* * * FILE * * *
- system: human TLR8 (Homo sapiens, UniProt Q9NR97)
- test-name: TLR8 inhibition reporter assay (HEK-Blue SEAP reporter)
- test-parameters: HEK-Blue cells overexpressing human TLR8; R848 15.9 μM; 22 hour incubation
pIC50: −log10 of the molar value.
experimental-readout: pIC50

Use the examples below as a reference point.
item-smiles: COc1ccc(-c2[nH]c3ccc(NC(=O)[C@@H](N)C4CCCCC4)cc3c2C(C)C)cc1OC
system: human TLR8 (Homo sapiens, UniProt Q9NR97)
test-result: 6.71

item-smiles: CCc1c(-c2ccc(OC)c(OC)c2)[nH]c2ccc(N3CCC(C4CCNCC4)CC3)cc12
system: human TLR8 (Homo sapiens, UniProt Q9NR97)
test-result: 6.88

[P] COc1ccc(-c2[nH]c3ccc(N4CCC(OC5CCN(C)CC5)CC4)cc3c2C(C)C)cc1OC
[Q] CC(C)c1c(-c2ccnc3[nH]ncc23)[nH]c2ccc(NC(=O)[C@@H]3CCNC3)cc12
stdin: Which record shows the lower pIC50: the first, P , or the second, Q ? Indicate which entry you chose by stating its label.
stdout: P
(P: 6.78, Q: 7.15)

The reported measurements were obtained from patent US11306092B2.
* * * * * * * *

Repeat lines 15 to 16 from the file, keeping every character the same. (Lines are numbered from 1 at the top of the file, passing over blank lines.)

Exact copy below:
stdin: Which record shows the lower pIC50: the first, P , or the second, Q ? Indicate which entry you chose by stating its label.
stdout: P